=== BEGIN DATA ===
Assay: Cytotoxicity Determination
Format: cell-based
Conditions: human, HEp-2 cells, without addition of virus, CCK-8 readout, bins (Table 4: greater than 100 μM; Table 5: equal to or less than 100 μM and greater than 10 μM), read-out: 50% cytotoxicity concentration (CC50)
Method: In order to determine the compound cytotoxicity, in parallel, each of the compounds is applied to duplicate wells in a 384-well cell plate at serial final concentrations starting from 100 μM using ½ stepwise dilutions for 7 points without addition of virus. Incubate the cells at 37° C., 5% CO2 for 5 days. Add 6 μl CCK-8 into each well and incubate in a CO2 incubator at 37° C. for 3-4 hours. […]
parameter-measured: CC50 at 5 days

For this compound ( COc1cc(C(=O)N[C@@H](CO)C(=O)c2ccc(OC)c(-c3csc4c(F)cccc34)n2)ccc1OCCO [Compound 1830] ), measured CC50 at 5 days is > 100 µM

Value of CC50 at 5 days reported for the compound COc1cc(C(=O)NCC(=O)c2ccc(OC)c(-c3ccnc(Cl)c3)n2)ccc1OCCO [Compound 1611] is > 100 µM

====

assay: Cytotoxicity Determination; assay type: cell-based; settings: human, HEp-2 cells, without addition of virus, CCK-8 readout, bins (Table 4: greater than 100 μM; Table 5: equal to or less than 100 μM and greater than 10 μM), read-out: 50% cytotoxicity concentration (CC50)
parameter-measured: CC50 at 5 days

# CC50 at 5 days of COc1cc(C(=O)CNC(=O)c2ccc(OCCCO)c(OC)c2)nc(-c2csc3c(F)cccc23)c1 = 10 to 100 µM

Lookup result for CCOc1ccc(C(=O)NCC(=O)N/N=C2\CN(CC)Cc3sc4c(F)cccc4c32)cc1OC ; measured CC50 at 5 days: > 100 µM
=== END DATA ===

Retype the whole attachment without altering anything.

Assay: Cytotoxicity Determination
Format: cell-based
Conditions: human, HEp-2 cells, without addition of virus, CCK-8 readout, bins (Table 4: greater than 100 μM; Table 5: equal to or less than 100 μM and greater than 10 μM), read-out: 50% cytotoxicity concentration (CC50)
Method: In order to determine the compound cytotoxicity, in parallel, each of the compounds is applied to duplicate wells in a 384-well cell plate at serial final concentrations starting from 100 μM using ½ stepwise dilutions for 7 points without addition of virus. Incubate the cells at 37° C., 5% CO2 for 5 days. Add 6 μl CCK-8 into each well and incubate in a CO2 incubator at 37° C. for 3-4 hours. […]
parameter-measured: CC50 at 5 days

For this compound ( COc1cc(C(=O)N[C@@H](CO)C(=O)c2ccc(OC)c(-c3csc4c(F)cccc34)n2)ccc1OCCO [Compound 1830] ), measured CC50 at 5 days is > 100 µM

Value of CC50 at 5 days reported for the compound COc1cc(C(=O)NCC(=O)c2ccc(OC)c(-c3ccnc(Cl)c3)n2)ccc1OCCO [Compound 1611] is > 100 µM

====

assay: Cytotoxicity Determination; assay type: cell-based; settings: human, HEp-2 cells, without addition of virus, CCK-8 readout, bins (Table 4: greater than 100 μM; Table 5: equal to or less than 100 μM and greater than 10 μM), read-out: 50% cytotoxicity concentration (CC50)
parameter-measured: CC50 at 5 days

# CC50 at 5 days of COc1cc(C(=O)CNC(=O)c2ccc(OCCCO)c(OC)c2)nc(-c2csc3c(F)cccc23)c1 = 10 to 100 µM

Lookup result for CCOc1ccc(C(=O)NCC(=O)N/N=C2\CN(CC)Cc3sc4c(F)cccc4c32)cc1OC ; measured CC50 at 5 days: > 100 µM